which fought by our side in the glorious fight of Malvern, form part of all our memories of those days.
By command of Brigadier General F. J. Porter:
FRED. T. LOCKE,
WAR DEPARTMENT, ADJT. General 'S OFFICE,
Washington, July 6, 1862.
* * * * * *
2. Brigadier General H. Prince, U. S. Volunteers, is relieved from duty with the Army of Virginia, and will report to Major-General McClellan, commanding Army of the Potomac.
3. The artillery officers of the graduating class from West Point, except those retained for the summer on duty at the Military Academy, will repair without delay to the Headquarters Army of the Potomac. and report to Major-General McClellan.
By order of the Secretary of War:
Washington City, D. C., July 7, 1862.
No cavalry or other force should move from Fort Monroe until the President arrives.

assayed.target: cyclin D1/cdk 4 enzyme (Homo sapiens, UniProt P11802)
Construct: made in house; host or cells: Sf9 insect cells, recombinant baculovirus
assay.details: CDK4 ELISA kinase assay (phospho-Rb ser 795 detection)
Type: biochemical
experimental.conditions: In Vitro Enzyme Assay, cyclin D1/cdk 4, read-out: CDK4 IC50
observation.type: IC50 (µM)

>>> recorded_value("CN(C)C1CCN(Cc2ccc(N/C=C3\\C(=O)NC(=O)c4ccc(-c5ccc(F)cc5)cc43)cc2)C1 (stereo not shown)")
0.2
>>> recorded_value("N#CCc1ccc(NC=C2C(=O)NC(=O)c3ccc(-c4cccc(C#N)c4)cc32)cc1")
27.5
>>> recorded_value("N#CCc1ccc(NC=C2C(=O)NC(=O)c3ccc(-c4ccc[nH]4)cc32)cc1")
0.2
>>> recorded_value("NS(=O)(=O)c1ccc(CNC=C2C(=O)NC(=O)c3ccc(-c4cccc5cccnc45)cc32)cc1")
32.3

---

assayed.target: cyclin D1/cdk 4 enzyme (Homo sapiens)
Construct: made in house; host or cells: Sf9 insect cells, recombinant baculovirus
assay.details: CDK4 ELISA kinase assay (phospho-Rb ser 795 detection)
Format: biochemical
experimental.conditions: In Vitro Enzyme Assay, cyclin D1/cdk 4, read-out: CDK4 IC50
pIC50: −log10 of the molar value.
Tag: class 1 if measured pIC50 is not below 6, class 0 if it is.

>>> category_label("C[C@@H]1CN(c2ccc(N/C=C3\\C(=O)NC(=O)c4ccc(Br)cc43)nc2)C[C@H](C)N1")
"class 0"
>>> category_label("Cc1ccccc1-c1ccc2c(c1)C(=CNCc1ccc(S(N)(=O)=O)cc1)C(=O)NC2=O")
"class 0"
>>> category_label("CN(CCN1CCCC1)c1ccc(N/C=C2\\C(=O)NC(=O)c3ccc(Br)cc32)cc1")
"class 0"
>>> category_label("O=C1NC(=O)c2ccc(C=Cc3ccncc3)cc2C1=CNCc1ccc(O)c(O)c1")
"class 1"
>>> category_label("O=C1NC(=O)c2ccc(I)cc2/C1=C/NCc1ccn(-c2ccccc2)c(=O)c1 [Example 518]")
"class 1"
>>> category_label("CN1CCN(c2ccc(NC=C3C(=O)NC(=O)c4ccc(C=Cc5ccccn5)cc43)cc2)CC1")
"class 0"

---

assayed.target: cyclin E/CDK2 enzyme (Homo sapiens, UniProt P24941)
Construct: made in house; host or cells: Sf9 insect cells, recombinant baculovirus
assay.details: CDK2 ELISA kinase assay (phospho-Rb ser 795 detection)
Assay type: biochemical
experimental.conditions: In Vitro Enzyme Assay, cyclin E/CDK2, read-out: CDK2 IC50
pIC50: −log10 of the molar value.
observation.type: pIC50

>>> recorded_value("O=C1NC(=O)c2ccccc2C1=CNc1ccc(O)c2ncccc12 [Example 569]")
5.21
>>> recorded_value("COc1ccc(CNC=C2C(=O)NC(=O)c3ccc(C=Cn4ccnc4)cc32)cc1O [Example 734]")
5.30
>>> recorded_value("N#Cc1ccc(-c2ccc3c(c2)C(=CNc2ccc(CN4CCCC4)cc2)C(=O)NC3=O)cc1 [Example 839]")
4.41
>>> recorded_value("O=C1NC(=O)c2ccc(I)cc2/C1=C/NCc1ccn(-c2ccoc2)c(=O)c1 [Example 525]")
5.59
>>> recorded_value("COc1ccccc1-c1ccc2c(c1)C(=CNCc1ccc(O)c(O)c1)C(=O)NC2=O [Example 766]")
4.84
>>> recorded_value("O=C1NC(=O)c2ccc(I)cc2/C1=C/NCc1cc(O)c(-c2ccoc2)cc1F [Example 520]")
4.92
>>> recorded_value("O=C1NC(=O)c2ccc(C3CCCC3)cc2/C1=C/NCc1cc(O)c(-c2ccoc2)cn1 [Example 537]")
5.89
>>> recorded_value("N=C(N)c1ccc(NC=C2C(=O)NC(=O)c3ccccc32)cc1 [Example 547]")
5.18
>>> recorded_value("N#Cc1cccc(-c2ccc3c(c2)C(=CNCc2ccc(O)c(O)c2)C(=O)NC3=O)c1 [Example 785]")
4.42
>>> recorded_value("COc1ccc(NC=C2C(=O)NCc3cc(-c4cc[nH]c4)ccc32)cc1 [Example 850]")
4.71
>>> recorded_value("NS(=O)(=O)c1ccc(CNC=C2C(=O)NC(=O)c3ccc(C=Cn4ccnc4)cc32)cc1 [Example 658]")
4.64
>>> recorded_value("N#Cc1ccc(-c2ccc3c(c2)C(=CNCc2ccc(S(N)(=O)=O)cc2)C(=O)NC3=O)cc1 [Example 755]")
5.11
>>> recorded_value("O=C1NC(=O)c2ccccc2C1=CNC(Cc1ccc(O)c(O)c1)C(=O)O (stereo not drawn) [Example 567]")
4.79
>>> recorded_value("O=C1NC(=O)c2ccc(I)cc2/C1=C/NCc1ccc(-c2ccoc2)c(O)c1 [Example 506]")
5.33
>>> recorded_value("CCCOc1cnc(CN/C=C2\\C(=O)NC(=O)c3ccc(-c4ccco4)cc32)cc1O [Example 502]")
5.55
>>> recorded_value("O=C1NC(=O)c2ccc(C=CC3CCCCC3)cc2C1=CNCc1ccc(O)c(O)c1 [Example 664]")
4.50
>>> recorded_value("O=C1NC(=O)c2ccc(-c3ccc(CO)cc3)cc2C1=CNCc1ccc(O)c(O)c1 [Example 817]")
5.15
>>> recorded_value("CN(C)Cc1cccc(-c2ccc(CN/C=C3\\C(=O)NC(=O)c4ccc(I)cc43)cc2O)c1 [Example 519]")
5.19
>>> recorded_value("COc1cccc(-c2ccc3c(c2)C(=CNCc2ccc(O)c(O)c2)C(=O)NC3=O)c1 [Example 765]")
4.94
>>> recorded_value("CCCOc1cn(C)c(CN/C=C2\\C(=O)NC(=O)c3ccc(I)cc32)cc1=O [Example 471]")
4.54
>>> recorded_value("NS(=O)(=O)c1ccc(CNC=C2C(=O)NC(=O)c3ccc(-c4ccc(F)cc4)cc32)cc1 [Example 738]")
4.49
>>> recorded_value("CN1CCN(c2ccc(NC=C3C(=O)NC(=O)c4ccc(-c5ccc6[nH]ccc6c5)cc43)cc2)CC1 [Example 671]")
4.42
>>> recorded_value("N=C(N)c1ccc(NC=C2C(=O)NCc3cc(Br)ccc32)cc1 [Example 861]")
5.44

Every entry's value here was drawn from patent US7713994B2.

EDWIN M. STANTON.
Secretary of War.
FORT MONROE, July 7, 1862-4.40 p.m.
Honorable E. M. STANTON.
Secretary of War:
Arrived here safely with the advance of my command. I bring near 8,000 good men. Please give me any instructions you may have. I shall leave as soon as the bulk of the command arrives. It takes some time for all the vessels to pass the swash. If necessary, I will go right up.
A. E. BURNSIDE.
HEADQUARTERS ARMY OF THE POTOMAC.
Camp near Harrison's Landing, July 7, 1862.
SIR: I beg to inclose a copy of a letter of this date from me to Major-General Pope, which shows the existing condition of matters in respect to my position and prospects and the morale of the troops as well as a more formal statement could do.
The enemy are disturbing my communications by firing with field batteries upon transports, creating some annoyance.
I am, sir, very respectfully, your obedient servant,
GEO. B. McCLELLAN.
20 R R-VOL XI, PT III